Hall of Fame Inductee
Sam L. Jenny
For 20 years Sam Jenny was rated as one of the world’s best shooters, both at clay targets and flyers.
Jenny earned his first major awards at the 1922 Great Lakes Zone tournament, where he won the all-around title with 556x600 and the Preliminary Handicap with 94 from 23.
Jenny collected five Grand American trophies during his career. He captured the 1926 Clay Target title with 199 and a shootoff over four others. At the 1929 tournament, Sam won the Doubles Championship with 191x200, a three-bird margin; placed third in AA with 196 and 25-19 in overtime in the Class Championships; and finished second in Governor’s Cup HOA standings with 955x1,000. Jenny’s last Grand trophy came in 1932, when he earned high-gun honors in the Vandalia Handicap with 97.
At Illinois state tournaments, Jenny claimed the 1930 handicap crown with 96, and two years later he was the state doubles champ with 95.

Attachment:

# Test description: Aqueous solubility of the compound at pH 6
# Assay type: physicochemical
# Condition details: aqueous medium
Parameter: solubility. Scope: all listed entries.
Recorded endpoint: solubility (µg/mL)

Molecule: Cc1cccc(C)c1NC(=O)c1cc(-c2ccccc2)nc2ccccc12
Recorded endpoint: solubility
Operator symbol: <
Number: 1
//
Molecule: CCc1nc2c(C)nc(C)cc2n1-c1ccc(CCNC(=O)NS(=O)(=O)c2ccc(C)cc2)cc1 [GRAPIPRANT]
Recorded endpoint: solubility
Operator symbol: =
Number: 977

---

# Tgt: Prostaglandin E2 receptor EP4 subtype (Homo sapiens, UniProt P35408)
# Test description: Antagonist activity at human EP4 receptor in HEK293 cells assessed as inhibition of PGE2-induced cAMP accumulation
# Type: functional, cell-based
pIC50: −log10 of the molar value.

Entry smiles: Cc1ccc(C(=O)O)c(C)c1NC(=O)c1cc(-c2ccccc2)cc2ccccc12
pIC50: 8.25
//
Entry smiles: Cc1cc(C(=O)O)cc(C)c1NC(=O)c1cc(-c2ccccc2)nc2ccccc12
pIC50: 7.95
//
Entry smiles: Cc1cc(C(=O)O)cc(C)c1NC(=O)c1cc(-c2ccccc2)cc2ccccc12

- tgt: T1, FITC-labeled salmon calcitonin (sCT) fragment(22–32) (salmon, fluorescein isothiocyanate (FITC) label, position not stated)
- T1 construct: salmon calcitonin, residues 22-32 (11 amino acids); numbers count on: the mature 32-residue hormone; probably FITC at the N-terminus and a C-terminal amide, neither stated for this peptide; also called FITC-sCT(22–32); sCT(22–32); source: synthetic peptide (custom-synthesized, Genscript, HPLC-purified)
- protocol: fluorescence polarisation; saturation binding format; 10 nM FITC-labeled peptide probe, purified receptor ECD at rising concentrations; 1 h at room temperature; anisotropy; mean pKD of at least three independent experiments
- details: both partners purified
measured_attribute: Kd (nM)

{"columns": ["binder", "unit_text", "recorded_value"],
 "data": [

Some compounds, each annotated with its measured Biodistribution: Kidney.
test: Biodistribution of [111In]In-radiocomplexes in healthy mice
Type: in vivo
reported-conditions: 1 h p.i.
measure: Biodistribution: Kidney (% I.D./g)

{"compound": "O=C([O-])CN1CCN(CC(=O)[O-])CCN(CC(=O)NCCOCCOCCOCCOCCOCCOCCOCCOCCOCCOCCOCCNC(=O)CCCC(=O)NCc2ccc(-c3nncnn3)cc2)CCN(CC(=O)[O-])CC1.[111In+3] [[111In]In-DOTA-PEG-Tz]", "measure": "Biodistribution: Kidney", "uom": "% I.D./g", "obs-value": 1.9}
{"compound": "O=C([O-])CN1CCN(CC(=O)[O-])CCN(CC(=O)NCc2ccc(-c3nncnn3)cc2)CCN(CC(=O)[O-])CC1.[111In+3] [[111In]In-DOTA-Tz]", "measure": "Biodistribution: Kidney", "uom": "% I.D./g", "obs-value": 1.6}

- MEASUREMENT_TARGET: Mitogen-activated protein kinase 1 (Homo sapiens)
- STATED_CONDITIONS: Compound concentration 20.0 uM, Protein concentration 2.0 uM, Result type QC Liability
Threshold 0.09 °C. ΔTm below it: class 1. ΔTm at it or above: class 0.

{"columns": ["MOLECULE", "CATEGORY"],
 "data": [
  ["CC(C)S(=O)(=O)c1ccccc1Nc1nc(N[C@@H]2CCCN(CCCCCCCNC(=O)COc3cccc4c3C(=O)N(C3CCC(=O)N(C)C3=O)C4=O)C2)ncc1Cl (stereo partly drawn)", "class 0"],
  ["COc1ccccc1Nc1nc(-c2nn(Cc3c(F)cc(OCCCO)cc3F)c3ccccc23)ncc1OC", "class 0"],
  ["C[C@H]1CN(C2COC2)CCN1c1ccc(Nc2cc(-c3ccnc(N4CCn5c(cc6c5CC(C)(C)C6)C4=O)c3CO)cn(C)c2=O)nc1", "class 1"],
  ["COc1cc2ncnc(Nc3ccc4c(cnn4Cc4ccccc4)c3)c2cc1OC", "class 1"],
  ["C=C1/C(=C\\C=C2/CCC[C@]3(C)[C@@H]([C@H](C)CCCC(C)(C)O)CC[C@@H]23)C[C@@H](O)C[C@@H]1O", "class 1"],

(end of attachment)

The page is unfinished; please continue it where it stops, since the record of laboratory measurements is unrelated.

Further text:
In other clay-target competition, Jenny downed 93 from 23 to win the 1929 Grand International Handicap in Tecumseh, Ont. A five-man team race was held on the second hundred of the Singles Championship, and Jenny was a member of the victorious Illinois squad.
An accomplished pigeon shooter, Jenny was a member of the 1927 U.S. team at the International meet Competencia Internacional de Pichon in Havana, Cuba. At Elliott’s Midwinter Shoot in Kansas City that year, he shared top honors with Fred Etchen in the International Flyer contest, each scoring 79x80. In 1936 at the 32nd annual Interstate Shoot at Elliott’s Kansas City Shooting Park, Jenny finished first in the International Flyer Championship with 94x100, and he was a member of the victorious four-man Illinois team in the flyer cup race.
Jenny’s additional honors include being named to the 1929 All-American team. In 1926 his .9060 doubles average led Illinois shooters in that discipline. In 1927 Jenny was one of a select few sportsmen in America to be invited to a dinner in New York given by American Sportsmen to honor Charles Lindbergh.
Through his 20 years of competitive shooting, Jenny fired at between 2,500 and 4,500 targets annually. The automobile sales-man was known as a colorful person, and sportswriters found him good material for their stories.
An ATA life member since 1924, Jenny passed away June 19. 1964, at the age of 75.